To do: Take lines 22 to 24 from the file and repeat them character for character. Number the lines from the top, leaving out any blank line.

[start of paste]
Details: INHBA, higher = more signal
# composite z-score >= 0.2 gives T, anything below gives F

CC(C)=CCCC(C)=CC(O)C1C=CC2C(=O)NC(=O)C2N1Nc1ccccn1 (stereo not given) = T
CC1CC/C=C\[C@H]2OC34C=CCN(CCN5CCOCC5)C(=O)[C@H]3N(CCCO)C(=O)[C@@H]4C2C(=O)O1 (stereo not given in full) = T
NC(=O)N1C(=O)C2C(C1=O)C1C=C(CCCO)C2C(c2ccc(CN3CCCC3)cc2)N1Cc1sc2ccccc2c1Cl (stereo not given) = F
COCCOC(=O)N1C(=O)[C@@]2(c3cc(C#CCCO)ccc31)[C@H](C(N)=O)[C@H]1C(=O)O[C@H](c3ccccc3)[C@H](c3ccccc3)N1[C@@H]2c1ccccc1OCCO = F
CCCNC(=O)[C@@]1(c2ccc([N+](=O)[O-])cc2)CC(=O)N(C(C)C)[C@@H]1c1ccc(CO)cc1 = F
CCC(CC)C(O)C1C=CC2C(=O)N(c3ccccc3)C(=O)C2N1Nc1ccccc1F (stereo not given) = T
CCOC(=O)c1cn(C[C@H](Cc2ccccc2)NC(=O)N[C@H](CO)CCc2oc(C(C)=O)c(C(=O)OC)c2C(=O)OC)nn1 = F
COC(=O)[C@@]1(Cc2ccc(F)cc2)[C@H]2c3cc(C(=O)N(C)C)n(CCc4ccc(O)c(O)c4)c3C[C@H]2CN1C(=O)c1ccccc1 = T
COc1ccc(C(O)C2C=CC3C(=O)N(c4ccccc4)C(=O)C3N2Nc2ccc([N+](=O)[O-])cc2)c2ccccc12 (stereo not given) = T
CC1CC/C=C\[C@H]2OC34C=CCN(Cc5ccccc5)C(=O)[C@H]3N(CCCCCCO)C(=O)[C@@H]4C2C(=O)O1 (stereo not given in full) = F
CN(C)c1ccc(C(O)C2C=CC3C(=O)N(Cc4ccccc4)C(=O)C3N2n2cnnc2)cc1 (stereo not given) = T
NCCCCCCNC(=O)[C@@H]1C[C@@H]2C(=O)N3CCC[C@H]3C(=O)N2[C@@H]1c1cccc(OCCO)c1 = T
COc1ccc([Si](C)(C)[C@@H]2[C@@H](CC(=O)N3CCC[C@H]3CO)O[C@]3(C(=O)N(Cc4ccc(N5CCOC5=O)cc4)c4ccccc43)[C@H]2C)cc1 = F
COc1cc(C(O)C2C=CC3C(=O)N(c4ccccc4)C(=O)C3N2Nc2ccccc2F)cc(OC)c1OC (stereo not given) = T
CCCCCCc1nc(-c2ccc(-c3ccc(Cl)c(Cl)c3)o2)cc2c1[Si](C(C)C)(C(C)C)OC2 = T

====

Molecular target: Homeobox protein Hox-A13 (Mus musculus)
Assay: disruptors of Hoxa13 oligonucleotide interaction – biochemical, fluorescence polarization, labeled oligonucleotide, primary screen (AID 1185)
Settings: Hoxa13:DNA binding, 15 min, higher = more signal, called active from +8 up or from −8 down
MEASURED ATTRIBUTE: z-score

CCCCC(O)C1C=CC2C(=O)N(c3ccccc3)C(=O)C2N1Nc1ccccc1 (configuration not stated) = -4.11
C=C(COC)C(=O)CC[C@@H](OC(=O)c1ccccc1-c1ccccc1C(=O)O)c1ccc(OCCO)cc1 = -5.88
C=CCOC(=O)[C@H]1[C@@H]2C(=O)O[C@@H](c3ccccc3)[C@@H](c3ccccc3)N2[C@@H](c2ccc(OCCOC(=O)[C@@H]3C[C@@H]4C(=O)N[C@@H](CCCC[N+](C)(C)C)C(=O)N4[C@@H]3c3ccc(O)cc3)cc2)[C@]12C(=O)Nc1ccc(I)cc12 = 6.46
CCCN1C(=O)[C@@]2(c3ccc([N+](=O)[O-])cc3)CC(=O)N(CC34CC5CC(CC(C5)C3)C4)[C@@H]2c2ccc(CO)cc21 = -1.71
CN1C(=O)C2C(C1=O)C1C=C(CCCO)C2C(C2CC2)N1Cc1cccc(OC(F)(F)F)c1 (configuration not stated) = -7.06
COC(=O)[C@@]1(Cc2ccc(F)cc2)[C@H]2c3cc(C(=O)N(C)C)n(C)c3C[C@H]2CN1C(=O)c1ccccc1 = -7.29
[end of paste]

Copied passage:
MEASURED ATTRIBUTE: z-score

CCCCC(O)C1C=CC2C(=O)N(c3ccccc3)C(=O)C2N1Nc1ccccc1 (configuration not stated) = -4.11
C=C(COC)C(=O)CC[C@@H](OC(=O)c1ccccc1-c1ccccc1C(=O)O)c1ccc(OCCO)cc1 = -5.88